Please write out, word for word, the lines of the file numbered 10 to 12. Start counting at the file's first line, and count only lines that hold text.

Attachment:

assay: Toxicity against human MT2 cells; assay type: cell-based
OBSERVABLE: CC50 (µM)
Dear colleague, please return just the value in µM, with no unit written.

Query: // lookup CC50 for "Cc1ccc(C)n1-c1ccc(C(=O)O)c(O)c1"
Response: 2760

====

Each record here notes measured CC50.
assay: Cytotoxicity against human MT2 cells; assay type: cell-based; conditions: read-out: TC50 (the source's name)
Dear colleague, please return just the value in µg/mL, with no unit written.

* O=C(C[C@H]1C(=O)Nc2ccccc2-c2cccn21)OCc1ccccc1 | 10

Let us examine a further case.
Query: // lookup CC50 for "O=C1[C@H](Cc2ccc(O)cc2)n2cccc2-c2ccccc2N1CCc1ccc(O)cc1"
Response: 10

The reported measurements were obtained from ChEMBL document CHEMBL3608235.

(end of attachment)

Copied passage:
* O=C(C[C@H]1C(=O)Nc2ccccc2-c2cccn21)OCc1ccccc1 | 10

Let us examine a further case.
Query: // lookup CC50 for "O=C1[C@H](Cc2ccc(O)cc2)n2cccc2-c2ccccc2N1CCc1ccc(O)cc1"